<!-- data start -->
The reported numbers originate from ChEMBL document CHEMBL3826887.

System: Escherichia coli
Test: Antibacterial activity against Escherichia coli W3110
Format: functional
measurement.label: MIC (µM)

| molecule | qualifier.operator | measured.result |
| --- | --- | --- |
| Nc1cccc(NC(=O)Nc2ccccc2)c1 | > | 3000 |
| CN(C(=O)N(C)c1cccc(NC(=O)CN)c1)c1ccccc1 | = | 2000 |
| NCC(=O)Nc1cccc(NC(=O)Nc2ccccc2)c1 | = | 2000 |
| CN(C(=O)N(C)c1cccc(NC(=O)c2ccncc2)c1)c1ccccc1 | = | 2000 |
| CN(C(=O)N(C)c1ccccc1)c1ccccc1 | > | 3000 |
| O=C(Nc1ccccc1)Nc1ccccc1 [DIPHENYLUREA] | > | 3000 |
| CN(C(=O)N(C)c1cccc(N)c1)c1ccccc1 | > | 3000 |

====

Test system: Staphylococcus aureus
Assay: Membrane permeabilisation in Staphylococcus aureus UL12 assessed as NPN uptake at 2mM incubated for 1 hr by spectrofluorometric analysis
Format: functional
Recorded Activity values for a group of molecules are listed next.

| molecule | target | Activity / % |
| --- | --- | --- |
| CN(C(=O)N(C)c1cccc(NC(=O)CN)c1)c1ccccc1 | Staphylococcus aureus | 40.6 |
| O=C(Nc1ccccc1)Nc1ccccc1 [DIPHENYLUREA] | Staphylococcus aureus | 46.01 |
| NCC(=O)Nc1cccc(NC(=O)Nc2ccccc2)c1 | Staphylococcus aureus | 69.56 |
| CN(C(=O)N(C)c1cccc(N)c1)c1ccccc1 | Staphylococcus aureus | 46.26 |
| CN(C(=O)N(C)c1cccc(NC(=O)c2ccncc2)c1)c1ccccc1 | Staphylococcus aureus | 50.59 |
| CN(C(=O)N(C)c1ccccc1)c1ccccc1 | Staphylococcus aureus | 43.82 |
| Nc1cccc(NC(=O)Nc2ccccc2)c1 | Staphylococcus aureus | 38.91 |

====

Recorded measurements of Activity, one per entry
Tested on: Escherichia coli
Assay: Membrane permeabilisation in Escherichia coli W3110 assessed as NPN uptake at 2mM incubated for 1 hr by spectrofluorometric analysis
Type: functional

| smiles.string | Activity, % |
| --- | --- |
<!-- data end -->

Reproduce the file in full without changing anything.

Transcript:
The reported numbers originate from ChEMBL document CHEMBL3826887.

System: Escherichia coli
Test: Antibacterial activity against Escherichia coli W3110
Format: functional
measurement.label: MIC (µM)

| molecule | qualifier.operator | measured.result |
| --- | --- | --- |
| Nc1cccc(NC(=O)Nc2ccccc2)c1 | > | 3000 |
| CN(C(=O)N(C)c1cccc(NC(=O)CN)c1)c1ccccc1 | = | 2000 |
| NCC(=O)Nc1cccc(NC(=O)Nc2ccccc2)c1 | = | 2000 |
| CN(C(=O)N(C)c1cccc(NC(=O)c2ccncc2)c1)c1ccccc1 | = | 2000 |
| CN(C(=O)N(C)c1ccccc1)c1ccccc1 | > | 3000 |
| O=C(Nc1ccccc1)Nc1ccccc1 [DIPHENYLUREA] | > | 3000 |
| CN(C(=O)N(C)c1cccc(N)c1)c1ccccc1 | > | 3000 |

====

Test system: Staphylococcus aureus
Assay: Membrane permeabilisation in Staphylococcus aureus UL12 assessed as NPN uptake at 2mM incubated for 1 hr by spectrofluorometric analysis
Format: functional
Recorded Activity values for a group of molecules are listed next.

| molecule | target | Activity / % |
| --- | --- | --- |
| CN(C(=O)N(C)c1cccc(NC(=O)CN)c1)c1ccccc1 | Staphylococcus aureus | 40.6 |
| O=C(Nc1ccccc1)Nc1ccccc1 [DIPHENYLUREA] | Staphylococcus aureus | 46.01 |
| NCC(=O)Nc1cccc(NC(=O)Nc2ccccc2)c1 | Staphylococcus aureus | 69.56 |
| CN(C(=O)N(C)c1cccc(N)c1)c1ccccc1 | Staphylococcus aureus | 46.26 |
| CN(C(=O)N(C)c1cccc(NC(=O)c2ccncc2)c1)c1ccccc1 | Staphylococcus aureus | 50.59 |
| CN(C(=O)N(C)c1ccccc1)c1ccccc1 | Staphylococcus aureus | 43.82 |
| Nc1cccc(NC(=O)Nc2ccccc2)c1 | Staphylococcus aureus | 38.91 |

====

Recorded measurements of Activity, one per entry
Tested on: Escherichia coli
Assay: Membrane permeabilisation in Escherichia coli W3110 assessed as NPN uptake at 2mM incubated for 1 hr by spectrofluorometric analysis
Type: functional

| smiles.string | Activity, % |
| --- | --- |